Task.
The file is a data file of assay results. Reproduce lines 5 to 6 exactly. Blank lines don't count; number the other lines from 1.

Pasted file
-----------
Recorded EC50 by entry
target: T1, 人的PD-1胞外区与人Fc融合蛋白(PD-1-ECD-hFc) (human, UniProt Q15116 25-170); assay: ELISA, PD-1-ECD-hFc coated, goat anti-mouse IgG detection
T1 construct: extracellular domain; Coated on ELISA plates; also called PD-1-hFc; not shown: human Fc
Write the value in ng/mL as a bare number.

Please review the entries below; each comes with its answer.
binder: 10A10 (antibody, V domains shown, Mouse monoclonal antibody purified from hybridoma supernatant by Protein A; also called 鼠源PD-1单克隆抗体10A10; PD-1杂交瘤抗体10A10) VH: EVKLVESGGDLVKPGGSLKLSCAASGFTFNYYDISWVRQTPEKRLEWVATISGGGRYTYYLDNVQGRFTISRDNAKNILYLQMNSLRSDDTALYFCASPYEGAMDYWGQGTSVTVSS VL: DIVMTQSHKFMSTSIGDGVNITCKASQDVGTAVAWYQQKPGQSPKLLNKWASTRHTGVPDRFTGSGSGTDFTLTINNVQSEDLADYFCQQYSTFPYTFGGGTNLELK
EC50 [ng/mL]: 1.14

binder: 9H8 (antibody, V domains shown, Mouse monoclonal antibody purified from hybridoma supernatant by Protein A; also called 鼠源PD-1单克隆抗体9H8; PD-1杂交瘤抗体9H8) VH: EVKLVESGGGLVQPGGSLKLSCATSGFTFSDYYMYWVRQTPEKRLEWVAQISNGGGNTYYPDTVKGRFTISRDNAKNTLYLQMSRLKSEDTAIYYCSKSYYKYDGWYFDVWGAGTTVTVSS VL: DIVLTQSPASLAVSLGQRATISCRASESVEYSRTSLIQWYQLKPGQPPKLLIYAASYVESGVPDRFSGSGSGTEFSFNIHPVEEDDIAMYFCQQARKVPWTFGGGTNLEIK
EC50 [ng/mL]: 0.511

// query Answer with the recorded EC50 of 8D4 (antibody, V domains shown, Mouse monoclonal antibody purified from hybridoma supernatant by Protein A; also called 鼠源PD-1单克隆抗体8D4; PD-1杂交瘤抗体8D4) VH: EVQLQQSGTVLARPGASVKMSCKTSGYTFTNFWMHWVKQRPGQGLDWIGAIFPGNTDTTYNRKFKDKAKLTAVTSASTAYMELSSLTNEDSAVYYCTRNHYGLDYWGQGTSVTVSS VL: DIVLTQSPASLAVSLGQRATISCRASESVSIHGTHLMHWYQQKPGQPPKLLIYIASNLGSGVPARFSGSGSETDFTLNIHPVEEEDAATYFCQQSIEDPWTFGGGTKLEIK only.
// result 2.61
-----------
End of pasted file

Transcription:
Please review the entries below; each comes with its answer.
binder: 10A10 (antibody, V domains shown, Mouse monoclonal antibody purified from hybridoma supernatant by Protein A; also called 鼠源PD-1单克隆抗体10A10; PD-1杂交瘤抗体10A10) VH: EVKLVESGGDLVKPGGSLKLSCAASGFTFNYYDISWVRQTPEKRLEWVATISGGGRYTYYLDNVQGRFTISRDNAKNILYLQMNSLRSDDTALYFCASPYEGAMDYWGQGTSVTVSS VL: DIVMTQSHKFMSTSIGDGVNITCKASQDVGTAVAWYQQKPGQSPKLLNKWASTRHTGVPDRFTGSGSGTDFTLTINNVQSEDLADYFCQQYSTFPYTFGGGTNLELK